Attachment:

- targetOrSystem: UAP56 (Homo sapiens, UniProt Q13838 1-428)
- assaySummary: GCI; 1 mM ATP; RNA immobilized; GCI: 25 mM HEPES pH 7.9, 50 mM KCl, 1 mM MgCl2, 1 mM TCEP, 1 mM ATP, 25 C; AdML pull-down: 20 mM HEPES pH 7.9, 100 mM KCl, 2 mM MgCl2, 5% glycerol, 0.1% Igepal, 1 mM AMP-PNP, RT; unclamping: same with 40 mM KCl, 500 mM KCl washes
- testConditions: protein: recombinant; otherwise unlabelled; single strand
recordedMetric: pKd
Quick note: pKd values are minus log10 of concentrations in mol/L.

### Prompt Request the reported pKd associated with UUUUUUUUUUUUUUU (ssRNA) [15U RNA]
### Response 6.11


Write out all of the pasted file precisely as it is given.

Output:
- targetOrSystem: UAP56 (Homo sapiens, UniProt Q13838 1-428)
- assaySummary: GCI; 1 mM ATP; RNA immobilized; GCI: 25 mM HEPES pH 7.9, 50 mM KCl, 1 mM MgCl2, 1 mM TCEP, 1 mM ATP, 25 C; AdML pull-down: 20 mM HEPES pH 7.9, 100 mM KCl, 2 mM MgCl2, 5% glycerol, 0.1% Igepal, 1 mM AMP-PNP, RT; unclamping: same with 40 mM KCl, 500 mM KCl washes
- testConditions: protein: recombinant; otherwise unlabelled; single strand
recordedMetric: pKd
Quick note: pKd values are minus log10 of concentrations in mol/L.

### Prompt Request the reported pKd associated with UUUUUUUUUUUUUUU (ssRNA) [15U RNA]
### Response 6.11